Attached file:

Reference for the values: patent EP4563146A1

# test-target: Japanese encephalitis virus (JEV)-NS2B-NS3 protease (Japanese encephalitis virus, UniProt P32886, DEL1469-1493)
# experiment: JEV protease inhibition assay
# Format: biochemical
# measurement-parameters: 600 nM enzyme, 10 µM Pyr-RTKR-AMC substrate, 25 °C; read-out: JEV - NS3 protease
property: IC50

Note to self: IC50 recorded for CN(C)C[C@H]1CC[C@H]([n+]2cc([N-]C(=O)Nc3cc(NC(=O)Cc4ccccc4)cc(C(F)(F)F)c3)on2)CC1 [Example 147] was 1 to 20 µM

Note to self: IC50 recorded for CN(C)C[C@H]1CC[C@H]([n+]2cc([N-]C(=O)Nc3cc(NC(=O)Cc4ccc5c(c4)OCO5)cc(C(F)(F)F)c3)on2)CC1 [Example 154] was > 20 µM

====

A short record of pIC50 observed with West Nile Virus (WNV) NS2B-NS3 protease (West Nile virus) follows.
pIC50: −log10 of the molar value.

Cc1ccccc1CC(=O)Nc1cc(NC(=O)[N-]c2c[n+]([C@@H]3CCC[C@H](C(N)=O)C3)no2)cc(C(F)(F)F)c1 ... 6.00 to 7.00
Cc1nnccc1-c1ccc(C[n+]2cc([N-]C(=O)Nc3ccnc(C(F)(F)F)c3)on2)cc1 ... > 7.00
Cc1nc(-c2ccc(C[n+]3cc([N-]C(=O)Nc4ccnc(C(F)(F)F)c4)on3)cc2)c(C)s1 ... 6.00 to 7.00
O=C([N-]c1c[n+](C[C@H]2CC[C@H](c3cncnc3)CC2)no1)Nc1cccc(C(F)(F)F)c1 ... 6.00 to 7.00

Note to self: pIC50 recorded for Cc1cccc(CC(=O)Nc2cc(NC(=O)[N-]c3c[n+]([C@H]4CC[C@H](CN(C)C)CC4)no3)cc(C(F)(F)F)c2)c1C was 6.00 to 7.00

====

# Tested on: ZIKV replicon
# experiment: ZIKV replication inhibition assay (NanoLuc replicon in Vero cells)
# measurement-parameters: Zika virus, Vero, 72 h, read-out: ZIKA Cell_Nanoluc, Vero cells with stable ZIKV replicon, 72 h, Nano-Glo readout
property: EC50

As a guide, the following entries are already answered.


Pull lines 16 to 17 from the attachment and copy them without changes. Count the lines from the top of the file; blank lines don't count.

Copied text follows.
Note to self: pIC50 recorded for Cc1cccc(CC(=O)Nc2cc(NC(=O)[N-]c3c[n+]([C@H]4CC[C@H](CN(C)C)CC4)no3)cc(C(F)(F)F)c2)c1C was 6.00 to 7.00

====